I always thought it was sort of a partnership of frailties rather than one hero. Wesley, Inigo, and Fezzik – none of them would have made it to the end without the others. Wesley would have been dead at the bottom of a cliff, or crushed by a rock, or still in the pit of despair. But Inigo helped him up, Fezzik missed on purpose, and then Fezzik & Inigo rescued him (after Fezzik rescued Inigo from himself.) So, you know…. you gotta have friends is sort of the take-away message for me.

    Also Buttercup annoys the crap out of me, to be honest.

  6. @tafel — See, that’s what I came to as well. In the beginning I was all WESTLEYWESTLEYWESTLEY but over the years I am actually leaning more towards Fezzik and Inigo. They remind me a lot of the group in The Wizard of Oz — brains, heart and courage. Ish.

    I also agree about Buttercup. She’s anti-feminist, in a lot of ways. I know she’s the archetype of a fairy-tale princess and all but sheesh. She sure ain’t no Dorothy.

  7. Thanks for making me snot my Ethiopian food with that one!

    TOTALLY.

    Also agreed about Buttercup. My favorite scene that involves her is when she kisses her almost FIL and he says ‘She kissed me!’

    Another question: Has anyone read the book? I haven’t, and have been told it ruins the movie to read it.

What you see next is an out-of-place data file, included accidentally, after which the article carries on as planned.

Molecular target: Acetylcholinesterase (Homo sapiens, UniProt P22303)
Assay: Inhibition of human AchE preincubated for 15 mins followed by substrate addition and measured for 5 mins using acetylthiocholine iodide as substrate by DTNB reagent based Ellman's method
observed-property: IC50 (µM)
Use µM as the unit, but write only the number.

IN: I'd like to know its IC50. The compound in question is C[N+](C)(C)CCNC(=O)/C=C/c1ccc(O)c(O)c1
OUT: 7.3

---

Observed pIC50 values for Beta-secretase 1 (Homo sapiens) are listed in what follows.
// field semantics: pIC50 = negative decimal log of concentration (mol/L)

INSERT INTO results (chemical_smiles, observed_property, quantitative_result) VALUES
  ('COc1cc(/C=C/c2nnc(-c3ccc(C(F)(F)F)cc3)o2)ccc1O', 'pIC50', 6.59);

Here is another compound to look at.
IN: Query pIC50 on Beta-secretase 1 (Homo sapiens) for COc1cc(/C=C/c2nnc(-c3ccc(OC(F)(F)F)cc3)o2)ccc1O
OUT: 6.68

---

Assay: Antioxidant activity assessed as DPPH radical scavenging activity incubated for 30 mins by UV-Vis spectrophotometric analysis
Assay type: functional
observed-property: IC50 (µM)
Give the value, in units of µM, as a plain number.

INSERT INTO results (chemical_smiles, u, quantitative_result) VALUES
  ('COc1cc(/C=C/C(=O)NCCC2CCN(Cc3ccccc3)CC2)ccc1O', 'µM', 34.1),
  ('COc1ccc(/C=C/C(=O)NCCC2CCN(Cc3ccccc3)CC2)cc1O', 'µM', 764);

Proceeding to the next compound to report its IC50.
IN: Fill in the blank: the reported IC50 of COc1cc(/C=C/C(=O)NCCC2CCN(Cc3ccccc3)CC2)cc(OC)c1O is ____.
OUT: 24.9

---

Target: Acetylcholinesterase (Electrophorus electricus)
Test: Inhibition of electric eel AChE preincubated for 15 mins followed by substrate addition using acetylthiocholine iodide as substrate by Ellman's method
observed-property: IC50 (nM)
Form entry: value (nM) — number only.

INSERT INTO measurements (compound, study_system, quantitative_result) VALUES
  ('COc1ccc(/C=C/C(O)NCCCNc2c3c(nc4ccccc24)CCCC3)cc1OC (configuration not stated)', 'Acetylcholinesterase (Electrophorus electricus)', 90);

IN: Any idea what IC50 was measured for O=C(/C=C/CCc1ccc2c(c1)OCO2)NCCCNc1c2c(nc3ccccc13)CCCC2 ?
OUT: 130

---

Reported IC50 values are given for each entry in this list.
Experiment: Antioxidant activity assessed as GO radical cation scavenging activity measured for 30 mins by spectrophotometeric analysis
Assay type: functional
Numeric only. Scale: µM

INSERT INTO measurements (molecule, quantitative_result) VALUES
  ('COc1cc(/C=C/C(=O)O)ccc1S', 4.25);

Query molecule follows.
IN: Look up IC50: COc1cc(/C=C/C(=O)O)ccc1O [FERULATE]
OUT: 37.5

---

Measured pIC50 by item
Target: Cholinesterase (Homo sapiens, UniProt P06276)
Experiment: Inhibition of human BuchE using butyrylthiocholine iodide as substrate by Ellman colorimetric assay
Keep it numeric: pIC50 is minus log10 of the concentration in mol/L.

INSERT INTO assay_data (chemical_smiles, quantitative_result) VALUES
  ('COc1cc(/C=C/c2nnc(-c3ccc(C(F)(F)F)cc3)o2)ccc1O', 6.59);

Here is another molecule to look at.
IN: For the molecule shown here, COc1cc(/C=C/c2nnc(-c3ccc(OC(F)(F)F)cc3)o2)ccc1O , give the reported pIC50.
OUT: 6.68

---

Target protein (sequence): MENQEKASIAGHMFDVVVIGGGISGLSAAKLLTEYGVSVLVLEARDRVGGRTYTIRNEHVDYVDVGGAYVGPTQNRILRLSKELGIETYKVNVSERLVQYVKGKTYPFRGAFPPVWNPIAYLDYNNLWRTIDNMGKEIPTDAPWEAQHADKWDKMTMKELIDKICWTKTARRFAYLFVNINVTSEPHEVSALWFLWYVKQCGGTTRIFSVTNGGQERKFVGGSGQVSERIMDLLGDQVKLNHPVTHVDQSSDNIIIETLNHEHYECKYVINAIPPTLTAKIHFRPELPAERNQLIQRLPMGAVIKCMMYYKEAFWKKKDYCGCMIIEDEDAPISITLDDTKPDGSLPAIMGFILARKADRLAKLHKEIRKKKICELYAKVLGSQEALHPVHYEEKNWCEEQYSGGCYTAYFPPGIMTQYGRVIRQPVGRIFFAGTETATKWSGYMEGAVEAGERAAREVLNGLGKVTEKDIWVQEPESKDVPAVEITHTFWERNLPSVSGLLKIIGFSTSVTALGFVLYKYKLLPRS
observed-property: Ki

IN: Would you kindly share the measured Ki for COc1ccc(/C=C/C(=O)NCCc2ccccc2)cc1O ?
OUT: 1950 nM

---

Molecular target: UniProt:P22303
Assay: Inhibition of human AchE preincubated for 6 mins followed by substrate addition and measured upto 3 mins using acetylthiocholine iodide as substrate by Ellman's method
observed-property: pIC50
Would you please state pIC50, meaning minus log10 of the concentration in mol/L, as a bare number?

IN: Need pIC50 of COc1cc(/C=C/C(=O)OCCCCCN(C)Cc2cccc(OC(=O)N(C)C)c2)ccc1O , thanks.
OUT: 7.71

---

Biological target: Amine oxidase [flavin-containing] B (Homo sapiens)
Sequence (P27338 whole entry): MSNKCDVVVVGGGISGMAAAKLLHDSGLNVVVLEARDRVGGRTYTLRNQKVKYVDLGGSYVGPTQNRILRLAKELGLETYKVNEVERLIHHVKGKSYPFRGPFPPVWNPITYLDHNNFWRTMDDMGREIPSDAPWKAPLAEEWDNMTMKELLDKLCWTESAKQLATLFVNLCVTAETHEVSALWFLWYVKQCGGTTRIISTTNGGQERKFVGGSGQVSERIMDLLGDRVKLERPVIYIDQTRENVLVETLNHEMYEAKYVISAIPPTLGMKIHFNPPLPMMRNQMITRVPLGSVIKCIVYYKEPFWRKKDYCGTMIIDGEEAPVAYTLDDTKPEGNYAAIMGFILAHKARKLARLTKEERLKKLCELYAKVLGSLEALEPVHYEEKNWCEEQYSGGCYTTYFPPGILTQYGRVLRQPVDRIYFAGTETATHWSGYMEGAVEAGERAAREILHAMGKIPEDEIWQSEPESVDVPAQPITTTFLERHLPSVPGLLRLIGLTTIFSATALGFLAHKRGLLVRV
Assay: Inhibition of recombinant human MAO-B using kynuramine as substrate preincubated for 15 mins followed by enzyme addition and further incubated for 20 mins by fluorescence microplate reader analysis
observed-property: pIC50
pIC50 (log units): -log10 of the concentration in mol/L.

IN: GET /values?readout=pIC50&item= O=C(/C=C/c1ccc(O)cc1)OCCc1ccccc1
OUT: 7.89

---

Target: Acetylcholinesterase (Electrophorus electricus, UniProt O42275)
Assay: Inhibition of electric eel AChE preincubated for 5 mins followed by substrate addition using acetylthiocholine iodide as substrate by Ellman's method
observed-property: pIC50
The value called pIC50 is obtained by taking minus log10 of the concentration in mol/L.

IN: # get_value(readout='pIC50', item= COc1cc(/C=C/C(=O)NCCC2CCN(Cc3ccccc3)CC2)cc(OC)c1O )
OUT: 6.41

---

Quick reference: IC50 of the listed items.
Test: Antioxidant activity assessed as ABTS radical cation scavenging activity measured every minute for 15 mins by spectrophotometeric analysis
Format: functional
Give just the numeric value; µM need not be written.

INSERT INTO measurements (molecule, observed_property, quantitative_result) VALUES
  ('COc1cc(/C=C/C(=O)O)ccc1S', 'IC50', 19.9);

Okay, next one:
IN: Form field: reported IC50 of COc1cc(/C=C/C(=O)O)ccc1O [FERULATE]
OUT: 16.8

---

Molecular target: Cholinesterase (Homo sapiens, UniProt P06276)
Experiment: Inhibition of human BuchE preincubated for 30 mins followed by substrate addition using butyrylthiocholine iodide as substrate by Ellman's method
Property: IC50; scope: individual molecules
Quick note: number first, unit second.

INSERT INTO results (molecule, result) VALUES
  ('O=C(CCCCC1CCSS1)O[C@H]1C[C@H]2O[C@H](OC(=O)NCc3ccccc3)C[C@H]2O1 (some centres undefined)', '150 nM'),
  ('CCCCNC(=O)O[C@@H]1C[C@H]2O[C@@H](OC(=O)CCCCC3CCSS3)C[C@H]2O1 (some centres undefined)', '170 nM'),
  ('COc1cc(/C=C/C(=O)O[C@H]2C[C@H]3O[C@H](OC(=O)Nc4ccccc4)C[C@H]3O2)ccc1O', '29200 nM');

8. I’ve read it – I don’t remember thinking it ruined the movie. It’s quite funny actually, William Goldman writes as if it is an abridgement of a long historical novel that his grandfather used to read him. So it has his comments about parts that he cut out, etc.

  9. I read the book too. It actually fleshes out the characters a lot more, especially Buttercup, making her less of a cardboard cutout and more of a real character.

    I think it’s fun to read the book after seeing the movie — especially knowing it so well. You hear the characters’ voices in the narrative then, and also, in that way, the movie is quite faithful to the book, IIRC.

    For a long time this was my favourite movie of all time. In many respects it is still right up at the top of my list. I just think for the most part it is note-perfect. It started a long-term love of Cary Elwes, although recently he’s grown quite puffy and round-ish, so possibly he should avoid future outings in the Fire Swamp.

    We quote it all the time, too. “Have fun storming the castle” is big whenever I send That Girl off to do something at the gym or in a class. And greetings are often met with “I no budge. Keep your ho there.” OMG HOW I LOVE MANDY PATINKIN.

  10. I read the book as well. I don’t think the movie ruined the story for me, or vice versa.
    I think that perhaps the hero is The Grandfather. It’s kind of like a story within a story. The Grandfather is visiting his sick Grandson, spending the entire day with him, sharing a story he loved. He pauses, and reassures The Grandson during the worrisome bits. He offers to not read the yucky kissing parts. And when he is leaving, he answers his Grandson’s request with “As you wish.”

  11. Ok. how did i completely miss this??

    you’d think i just brought home a two year old 4 months ago and was losing my mind slightly!

    Can I be part of virtual movie night?